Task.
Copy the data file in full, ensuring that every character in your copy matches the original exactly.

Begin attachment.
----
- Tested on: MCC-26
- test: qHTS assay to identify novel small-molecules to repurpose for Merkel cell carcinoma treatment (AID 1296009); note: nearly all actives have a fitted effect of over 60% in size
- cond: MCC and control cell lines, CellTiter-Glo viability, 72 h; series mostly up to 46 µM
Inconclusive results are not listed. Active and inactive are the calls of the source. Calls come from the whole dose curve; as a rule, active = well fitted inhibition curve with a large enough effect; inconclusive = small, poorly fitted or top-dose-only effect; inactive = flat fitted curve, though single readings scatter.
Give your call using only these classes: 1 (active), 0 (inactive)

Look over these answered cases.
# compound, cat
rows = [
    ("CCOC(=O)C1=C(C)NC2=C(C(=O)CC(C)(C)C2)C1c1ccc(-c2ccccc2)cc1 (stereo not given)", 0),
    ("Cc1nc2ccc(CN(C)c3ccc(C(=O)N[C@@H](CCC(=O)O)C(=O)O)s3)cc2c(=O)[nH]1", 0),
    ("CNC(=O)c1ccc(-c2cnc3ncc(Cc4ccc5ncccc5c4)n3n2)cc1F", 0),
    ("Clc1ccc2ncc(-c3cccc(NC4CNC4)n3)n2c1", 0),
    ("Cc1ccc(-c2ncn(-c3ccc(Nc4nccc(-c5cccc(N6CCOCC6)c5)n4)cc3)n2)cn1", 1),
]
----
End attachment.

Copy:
- Tested on: MCC-26
- test: qHTS assay to identify novel small-molecules to repurpose for Merkel cell carcinoma treatment (AID 1296009); note: nearly all actives have a fitted effect of over 60% in size
- cond: MCC and control cell lines, CellTiter-Glo viability, 72 h; series mostly up to 46 µM
Inconclusive results are not listed. Active and inactive are the calls of the source. Calls come from the whole dose curve; as a rule, active = well fitted inhibition curve with a large enough effect; inconclusive = small, poorly fitted or top-dose-only effect; inactive = flat fitted curve, though single readings scatter.
Give your call using only these classes: 1 (active), 0 (inactive)

Look over these answered cases.
# compound, cat
rows = [
    ("CCOC(=O)C1=C(C)NC2=C(C(=O)CC(C)(C)C2)C1c1ccc(-c2ccccc2)cc1 (stereo not given)", 0),
    ("Cc1nc2ccc(CN(C)c3ccc(C(=O)N[C@@H](CCC(=O)O)C(=O)O)s3)cc2c(=O)[nH]1", 0),
    ("CNC(=O)c1ccc(-c2cnc3ncc(Cc4ccc5ncccc5c4)n3n2)cc1F", 0),
    ("Clc1ccc2ncc(-c3cccc(NC4CNC4)n3)n2c1", 0),
    ("Cc1ccc(-c2ncn(-c3ccc(Nc4nccc(-c5cccc(N6CCOCC6)c5)n4)cc3)n2)cn1", 1),
]